Literally Watching the Grass Grow

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I'm seeing an Intuitive Eating dietitian because I've never understood the art of moderation. A diet to me isn't just restricting carbs. No, a diet to me is not eating at all. If I feel passionately about something, I feel all the way passionate. The middle road is a very foreign country to me. I don't speak that language. I don't understand the customs.

At our first appointment I was straight up honest with her, "I am an extremest," I said, "I feel the most comfortable firmly set on one side or the other." This ranges from politics to daily antics. When I schedule out my day it's rigorous pattern of appointments. If I plan out my weekly meals, no part of the plate isn't plotted. If I clean, it's down to the minerals that make up the spaces I scrub. If it's parenting I'm restricting sugar and screen-time. If I am blogging I am aiming for daily posts, or it's no blogging at all.

But my dietitian is holding my hand, pulling me into the waves of moderation and asking me to bobble around in it. This experiment has moments of relief and moments of great anxiety. Moderation has an uneasy fit in my life. Exercise for example, is something I fight to NOT do every day. I fight to NOT to do it every day because ultimately I will run out of steam and slide to the other side of the spectrum where I will not do it at all. I pat myself on the back for three or four days a week.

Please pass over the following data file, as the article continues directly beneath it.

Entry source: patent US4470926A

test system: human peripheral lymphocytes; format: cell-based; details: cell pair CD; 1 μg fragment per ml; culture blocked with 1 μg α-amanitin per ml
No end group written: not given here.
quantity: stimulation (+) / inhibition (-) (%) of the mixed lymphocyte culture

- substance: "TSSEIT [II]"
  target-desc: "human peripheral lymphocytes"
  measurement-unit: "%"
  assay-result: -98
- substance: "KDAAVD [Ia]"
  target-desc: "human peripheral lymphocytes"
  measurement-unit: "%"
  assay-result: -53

I fight every single day to not turn to dieting, vegetarianism, veganism, breatharianism, to control my life. I fight every day to sit in that spot where food isn't a battle, it's just a means of energy and sometimes enjoyment. I fight to sit in that moderate place and not run away. And when I feel my legs start to spin in their restless ways, I have to pin myself down and just sit in the spot I am in.

And yesterday, as I battled with myself, I decided to drive up the mountain behind my house. I watched the tall grass sway back and forth for fifteen minutes. I noticed the furry edges of each blade ripple in the breeze. I noted how yellow the grass turns in early August. I saw a grasshopper hurdle over a bundle of dry weeds. I stopped thinking about what I was aching for in my life, and just noticed life.

I realized, moderation is the art of being present. It's about noticing what I feel: the emptiness in my stomach, the anger I hold, or if I really even care about an issue at all. It's not about being passionateless, it's about being aware of your real existence, and rejecting some fantasy you've created to compete with life. Practicing moderation is learning to feel imperfection, powerlessness and vulnerability and accepting it without regret.

I have so much more to say about this...but I'm fine stopping here for now.

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